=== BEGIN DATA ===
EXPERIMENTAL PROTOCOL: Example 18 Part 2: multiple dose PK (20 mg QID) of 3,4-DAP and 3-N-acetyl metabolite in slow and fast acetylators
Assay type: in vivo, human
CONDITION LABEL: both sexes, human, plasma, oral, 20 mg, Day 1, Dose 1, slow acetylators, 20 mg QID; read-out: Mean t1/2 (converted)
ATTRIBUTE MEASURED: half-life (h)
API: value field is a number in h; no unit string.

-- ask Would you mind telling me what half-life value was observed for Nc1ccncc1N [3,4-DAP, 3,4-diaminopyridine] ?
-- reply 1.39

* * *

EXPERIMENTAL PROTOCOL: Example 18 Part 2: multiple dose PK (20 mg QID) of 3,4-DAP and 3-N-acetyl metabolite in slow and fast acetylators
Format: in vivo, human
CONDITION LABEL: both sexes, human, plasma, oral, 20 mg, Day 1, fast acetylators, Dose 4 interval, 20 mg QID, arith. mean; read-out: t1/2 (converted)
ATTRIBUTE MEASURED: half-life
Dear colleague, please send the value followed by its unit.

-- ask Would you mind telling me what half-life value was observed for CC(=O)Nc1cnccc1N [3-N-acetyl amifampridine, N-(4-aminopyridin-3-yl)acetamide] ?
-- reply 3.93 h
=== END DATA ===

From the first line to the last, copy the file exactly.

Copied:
EXPERIMENTAL PROTOCOL: Example 18 Part 2: multiple dose PK (20 mg QID) of 3,4-DAP and 3-N-acetyl metabolite in slow and fast acetylators
Assay type: in vivo, human
CONDITION LABEL: both sexes, human, plasma, oral, 20 mg, Day 1, Dose 1, slow acetylators, 20 mg QID; read-out: Mean t1/2 (converted)
ATTRIBUTE MEASURED: half-life (h)
API: value field is a number in h; no unit string.

-- ask Would you mind telling me what half-life value was observed for Nc1ccncc1N [3,4-DAP, 3,4-diaminopyridine] ?
-- reply 1.39

* * *

EXPERIMENTAL PROTOCOL: Example 18 Part 2: multiple dose PK (20 mg QID) of 3,4-DAP and 3-N-acetyl metabolite in slow and fast acetylators
Format: in vivo, human
CONDITION LABEL: both sexes, human, plasma, oral, 20 mg, Day 1, fast acetylators, Dose 4 interval, 20 mg QID, arith. mean; read-out: t1/2 (converted)
ATTRIBUTE MEASURED: half-life
Dear colleague, please send the value followed by its unit.

-- ask Would you mind telling me what half-life value was observed for CC(=O)Nc1cnccc1N [3-N-acetyl amifampridine, N-(4-aminopyridin-3-yl)acetamide] ?
-- reply 3.93 h